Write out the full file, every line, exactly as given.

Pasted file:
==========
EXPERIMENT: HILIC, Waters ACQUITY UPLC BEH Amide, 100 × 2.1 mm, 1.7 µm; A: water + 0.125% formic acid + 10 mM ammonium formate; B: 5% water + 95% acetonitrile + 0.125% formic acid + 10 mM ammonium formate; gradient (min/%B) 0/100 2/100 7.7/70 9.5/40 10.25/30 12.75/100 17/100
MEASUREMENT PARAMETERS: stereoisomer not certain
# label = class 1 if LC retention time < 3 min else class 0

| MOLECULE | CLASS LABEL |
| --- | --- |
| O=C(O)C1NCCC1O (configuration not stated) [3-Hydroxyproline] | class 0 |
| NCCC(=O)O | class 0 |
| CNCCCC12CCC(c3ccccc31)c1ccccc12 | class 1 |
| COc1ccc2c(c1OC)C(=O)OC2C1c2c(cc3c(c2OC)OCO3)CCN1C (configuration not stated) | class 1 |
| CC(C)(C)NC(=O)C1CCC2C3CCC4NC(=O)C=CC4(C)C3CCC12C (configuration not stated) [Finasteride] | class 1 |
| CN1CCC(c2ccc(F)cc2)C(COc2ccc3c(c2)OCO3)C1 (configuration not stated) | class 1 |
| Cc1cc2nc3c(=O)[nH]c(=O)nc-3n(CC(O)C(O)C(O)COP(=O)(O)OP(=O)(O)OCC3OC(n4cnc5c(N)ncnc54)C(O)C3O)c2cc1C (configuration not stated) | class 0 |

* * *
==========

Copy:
EXPERIMENT: HILIC, Waters ACQUITY UPLC BEH Amide, 100 × 2.1 mm, 1.7 µm; A: water + 0.125% formic acid + 10 mM ammonium formate; B: 5% water + 95% acetonitrile + 0.125% formic acid + 10 mM ammonium formate; gradient (min/%B) 0/100 2/100 7.7/70 9.5/40 10.25/30 12.75/100 17/100
MEASUREMENT PARAMETERS: stereoisomer not certain
# label = class 1 if LC retention time < 3 min else class 0

| MOLECULE | CLASS LABEL |
| --- | --- |
| O=C(O)C1NCCC1O (configuration not stated) [3-Hydroxyproline] | class 0 |
| NCCC(=O)O | class 0 |
| CNCCCC12CCC(c3ccccc31)c1ccccc12 | class 1 |
| COc1ccc2c(c1OC)C(=O)OC2C1c2c(cc3c(c2OC)OCO3)CCN1C (configuration not stated) | class 1 |
| CC(C)(C)NC(=O)C1CCC2C3CCC4NC(=O)C=CC4(C)C3CCC12C (configuration not stated) [Finasteride] | class 1 |
| CN1CCC(c2ccc(F)cc2)C(COc2ccc3c(c2)OCO3)C1 (configuration not stated) | class 1 |
| Cc1cc2nc3c(=O)[nH]c(=O)nc-3n(CC(O)C(O)C(O)COP(=O)(O)OP(=O)(O)OCC3OC(n4cnc5c(N)ncnc54)C(O)C3O)c2cc1C (configuration not stated) | class 0 |

* * *